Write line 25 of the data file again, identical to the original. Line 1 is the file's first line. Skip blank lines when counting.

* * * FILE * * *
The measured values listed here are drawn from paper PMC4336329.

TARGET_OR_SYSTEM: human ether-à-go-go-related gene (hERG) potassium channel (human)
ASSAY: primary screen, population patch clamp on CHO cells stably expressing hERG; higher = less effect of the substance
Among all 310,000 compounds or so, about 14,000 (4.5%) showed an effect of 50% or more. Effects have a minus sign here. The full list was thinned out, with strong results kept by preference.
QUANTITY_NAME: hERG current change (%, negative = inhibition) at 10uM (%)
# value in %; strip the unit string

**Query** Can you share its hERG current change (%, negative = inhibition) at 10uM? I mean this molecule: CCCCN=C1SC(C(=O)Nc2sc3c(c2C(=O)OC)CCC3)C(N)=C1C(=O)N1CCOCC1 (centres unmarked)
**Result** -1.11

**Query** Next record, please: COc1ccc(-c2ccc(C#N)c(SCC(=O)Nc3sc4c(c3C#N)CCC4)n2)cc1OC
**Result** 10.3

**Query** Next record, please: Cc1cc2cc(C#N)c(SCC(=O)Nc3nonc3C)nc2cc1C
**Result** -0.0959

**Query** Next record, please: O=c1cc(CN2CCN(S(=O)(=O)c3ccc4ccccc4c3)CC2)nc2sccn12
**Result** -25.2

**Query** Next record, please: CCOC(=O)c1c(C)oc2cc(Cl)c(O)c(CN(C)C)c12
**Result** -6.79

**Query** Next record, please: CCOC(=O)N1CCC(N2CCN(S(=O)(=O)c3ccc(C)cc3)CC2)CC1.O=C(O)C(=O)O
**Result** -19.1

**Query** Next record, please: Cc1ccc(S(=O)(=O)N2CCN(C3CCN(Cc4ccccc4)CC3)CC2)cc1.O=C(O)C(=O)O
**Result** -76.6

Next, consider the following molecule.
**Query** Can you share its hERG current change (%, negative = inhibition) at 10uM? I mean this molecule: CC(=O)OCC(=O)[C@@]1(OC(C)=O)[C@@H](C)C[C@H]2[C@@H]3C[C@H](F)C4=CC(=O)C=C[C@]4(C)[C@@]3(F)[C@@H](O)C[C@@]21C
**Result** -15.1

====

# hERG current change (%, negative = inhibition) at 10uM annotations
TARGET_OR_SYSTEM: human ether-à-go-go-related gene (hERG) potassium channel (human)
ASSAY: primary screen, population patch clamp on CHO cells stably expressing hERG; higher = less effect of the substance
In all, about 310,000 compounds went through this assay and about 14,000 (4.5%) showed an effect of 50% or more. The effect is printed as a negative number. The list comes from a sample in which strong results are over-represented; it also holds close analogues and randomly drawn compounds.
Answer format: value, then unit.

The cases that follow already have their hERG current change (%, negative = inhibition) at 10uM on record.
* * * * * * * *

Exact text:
# hERG current change (%, negative = inhibition) at 10uM annotations